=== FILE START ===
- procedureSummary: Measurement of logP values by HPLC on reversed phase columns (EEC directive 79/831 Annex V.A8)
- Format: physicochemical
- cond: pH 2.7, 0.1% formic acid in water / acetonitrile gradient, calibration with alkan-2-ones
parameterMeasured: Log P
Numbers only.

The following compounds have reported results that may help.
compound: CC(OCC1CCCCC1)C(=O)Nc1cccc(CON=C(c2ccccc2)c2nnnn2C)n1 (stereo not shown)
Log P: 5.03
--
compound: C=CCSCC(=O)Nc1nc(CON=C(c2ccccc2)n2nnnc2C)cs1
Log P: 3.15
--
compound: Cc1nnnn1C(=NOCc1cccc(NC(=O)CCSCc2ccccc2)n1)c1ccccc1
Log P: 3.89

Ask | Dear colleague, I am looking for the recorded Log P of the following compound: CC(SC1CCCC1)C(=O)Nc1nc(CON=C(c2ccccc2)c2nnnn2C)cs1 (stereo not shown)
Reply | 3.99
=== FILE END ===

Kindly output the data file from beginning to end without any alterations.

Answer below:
- procedureSummary: Measurement of logP values by HPLC on reversed phase columns (EEC directive 79/831 Annex V.A8)
- Format: physicochemical
- cond: pH 2.7, 0.1% formic acid in water / acetonitrile gradient, calibration with alkan-2-ones
parameterMeasured: Log P
Numbers only.

The following compounds have reported results that may help.
compound: CC(OCC1CCCCC1)C(=O)Nc1cccc(CON=C(c2ccccc2)c2nnnn2C)n1 (stereo not shown)
Log P: 5.03
--
compound: C=CCSCC(=O)Nc1nc(CON=C(c2ccccc2)n2nnnc2C)cs1
Log P: 3.15
--
compound: Cc1nnnn1C(=NOCc1cccc(NC(=O)CCSCc2ccccc2)n1)c1ccccc1
Log P: 3.89

Ask | Dear colleague, I am looking for the recorded Log P of the following compound: CC(SC1CCCC1)C(=O)Nc1nc(CON=C(c2ccccc2)c2nnnn2C)cs1 (stereo not shown)
Reply | 3.99